With Assange still in Ecuadorean embassy, the country tightens press freedom
A year after Julian Assange sought shelter in the Ecuadorean Embassy in London, journalists say a restrictive new media law could make Wikileaks cables illegal to publish in local press.
Quito, Ecuador — While Julian Assange remains holed up in Ecuador's London embassy, back in Quito, freedom of expression is high on the agenda. But that's not because of the Wikileak founder's request for asylum. It is instead due to a new controversial media law.
Last week, Ecuador's National Assembly approved a bill that many say will regulate and constrict content of newspapers and broadcasts.
While critics argue the legislation amounts to a clampdown on free speech, government supporters say it is an important step toward achieving balanced reporting.
“Their party is over,” said President Rafael Correa during his weekly radio and TV broadcast after the law's approval. He was referring to the owners of private media, whom he has accused of serving the interest of the country's powerful elites, boycotting his government's attempts at change.
“What are the real objectives of the law? We are not seeking not to have a press, we are seeking to create a good press,” President Correa said.
Governing party congressmen first proposed the communications law in 2009, a year after the approval of a new constitution that mandated the necessity of a new law regulating the media.
Over the past four years, the government did not have a majority in the National Assembly to pass the law. But after last February's election, which gave Correa a third term in power as well as an unprecedented, absolute majority in the legislature, the law was approved in little over an hour.
This represented a victory for Correa, who has made private media a main target in his fight against Ecuador's old political system. He filed several libel suits against private media and at the same time created a large network of state-run media to "balance out" the quality of information.
The bill redistributes frequencies for radio and TV, giving 33 percent to private broadcasters, 33 percent to state media, and 34 percent to community radio stations run mainly by indigenous groups.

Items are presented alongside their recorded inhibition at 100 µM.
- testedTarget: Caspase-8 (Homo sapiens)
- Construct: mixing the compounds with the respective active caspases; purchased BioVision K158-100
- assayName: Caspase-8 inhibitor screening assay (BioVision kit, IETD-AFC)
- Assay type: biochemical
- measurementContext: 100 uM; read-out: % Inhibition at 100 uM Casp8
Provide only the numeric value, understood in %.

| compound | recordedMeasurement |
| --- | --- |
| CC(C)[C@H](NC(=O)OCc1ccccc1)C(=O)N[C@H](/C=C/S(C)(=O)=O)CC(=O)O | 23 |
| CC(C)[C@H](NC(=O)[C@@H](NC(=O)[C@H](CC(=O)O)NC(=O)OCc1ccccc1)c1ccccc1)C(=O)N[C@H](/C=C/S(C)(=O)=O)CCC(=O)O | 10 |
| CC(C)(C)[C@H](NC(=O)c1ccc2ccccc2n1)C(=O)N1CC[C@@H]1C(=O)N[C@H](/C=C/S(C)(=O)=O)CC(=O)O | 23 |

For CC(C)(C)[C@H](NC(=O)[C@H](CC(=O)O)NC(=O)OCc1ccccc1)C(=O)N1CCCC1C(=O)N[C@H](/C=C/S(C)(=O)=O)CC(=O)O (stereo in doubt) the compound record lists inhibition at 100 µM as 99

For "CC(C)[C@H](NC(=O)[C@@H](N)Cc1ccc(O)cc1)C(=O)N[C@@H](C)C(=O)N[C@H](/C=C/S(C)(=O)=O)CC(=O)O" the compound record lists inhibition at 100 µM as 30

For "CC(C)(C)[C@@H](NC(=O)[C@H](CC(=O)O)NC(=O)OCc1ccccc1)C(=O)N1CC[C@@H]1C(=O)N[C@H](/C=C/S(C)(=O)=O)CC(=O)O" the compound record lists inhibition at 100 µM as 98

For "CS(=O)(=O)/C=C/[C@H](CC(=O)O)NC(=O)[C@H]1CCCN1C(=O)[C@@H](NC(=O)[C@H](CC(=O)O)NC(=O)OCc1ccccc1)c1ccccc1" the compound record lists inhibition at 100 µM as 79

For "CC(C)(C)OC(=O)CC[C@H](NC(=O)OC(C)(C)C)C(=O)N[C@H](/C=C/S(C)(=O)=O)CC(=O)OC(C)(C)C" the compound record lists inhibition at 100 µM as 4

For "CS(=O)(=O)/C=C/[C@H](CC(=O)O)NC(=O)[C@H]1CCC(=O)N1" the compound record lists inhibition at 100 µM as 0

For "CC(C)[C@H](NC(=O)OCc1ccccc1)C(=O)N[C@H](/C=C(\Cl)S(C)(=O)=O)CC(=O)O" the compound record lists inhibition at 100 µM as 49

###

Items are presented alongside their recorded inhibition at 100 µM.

The new law updates a media law dating back to 1975, when Ecuador was under a military dictatorship.
“The law is a tool through which Ecuador can start a process to deepen the quality of information, better the professional aspect of journalists, which is positive in a society because it guarantees a democratic coexistence,” said Orlando Perez, director of the state-owned El Telegrafo newspaper, at a recent panel discussion in Quito.
But criticism abounds. Members of the opposition wore gags at the National Assembly, saying the law is trying to silence opposition.
Many journalists are worried, too.
“The law has an excessive eagerness to control and establish norms for the information that media can publish or broadcast. And obviously behind this eagerness there is a political intention to silence independent press,” says Monica Almeida, an editor at El Universo, a private newspaper.
In 2011, Correa filed a libel suit against El Universo after former editor Emilio Palacio wrote a column in which he called the president a "dictator.” The newspaper's three directors and Mr. Palacio were sentenced to three years in jail with fines totaling $40 million.
Correa eventually pardoned the defendants after they were sentenced publicly in a live ceremony, which was translated live in both English and French.
Critics say there are three aspects that particularly worry them about the law.
First, only those who have a degree in journalism will be able to work. Though high professional standards are supported, critics say this could be a barrier in a country where higher education is not very widespread.
Second, “information” is defined with precise words, saying it has to be “verified, opportune, contextualized, and corroborated.” It prohibits “media lynching,” defined as the repeated publication of information that can smear a person's reputation. Some fear this could extend to well-researched reporting on government policies or corruption, interpreting the law broadly.
(Within the context of the new law, satirical programming like The Daily Show would not be able to be broadcast in Ecuador, says Ms. Almeida.)
Finally, the creation of a media watchdog presided by a representative of the president that can impose fines and force media outlets to issue public apologies.
“Giving the government the power to decide whether or not information is ‘truthful’ will open the door to unlawful censorship. This is an especially alarming provision in a country where the president has a track record of using his powers to target critics in the press,” says José Miguel Vivanco, Americas director at Human Rights Watch.
“This law is yet another effort by President Correa to go after the independent media,” says Mr. Vivanco.
Ecuador offered Assange asylum and has said it will consider granting asylum to whistleblower Edward Snowden, the ex-CIA employee who disclosed the US National Security Agency surveillance program, as well.
Yet, journalists say that the new law would not allow newspapers to publish information leaked by figures such as Assange or Snowden.
Almeida was part of the team that processed the cables that were disclosed to El Universo newspaper by Wikileaks.
“With this new law, we would not be able to publish the cables. There are at least seven articles that would prevent me from doing so,” Almeida says.